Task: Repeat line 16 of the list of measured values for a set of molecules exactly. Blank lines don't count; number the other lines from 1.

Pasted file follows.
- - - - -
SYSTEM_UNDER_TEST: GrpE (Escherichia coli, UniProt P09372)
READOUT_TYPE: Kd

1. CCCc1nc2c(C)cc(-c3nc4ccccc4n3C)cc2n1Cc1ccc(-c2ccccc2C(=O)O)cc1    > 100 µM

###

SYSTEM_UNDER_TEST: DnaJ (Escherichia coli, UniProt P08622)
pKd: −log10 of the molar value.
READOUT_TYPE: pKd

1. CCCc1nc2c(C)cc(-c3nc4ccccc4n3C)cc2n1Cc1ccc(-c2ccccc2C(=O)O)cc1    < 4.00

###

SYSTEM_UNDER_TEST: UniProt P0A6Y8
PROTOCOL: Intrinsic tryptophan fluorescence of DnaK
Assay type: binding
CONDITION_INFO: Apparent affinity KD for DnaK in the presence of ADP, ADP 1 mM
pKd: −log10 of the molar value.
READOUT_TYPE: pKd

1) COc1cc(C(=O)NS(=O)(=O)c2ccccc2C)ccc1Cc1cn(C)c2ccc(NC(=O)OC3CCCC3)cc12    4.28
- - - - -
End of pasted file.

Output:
1) COc1cc(C(=O)NS(=O)(=O)c2ccccc2C)ccc1Cc1cn(C)c2ccc(NC(=O)OC3CCCC3)cc12    4.28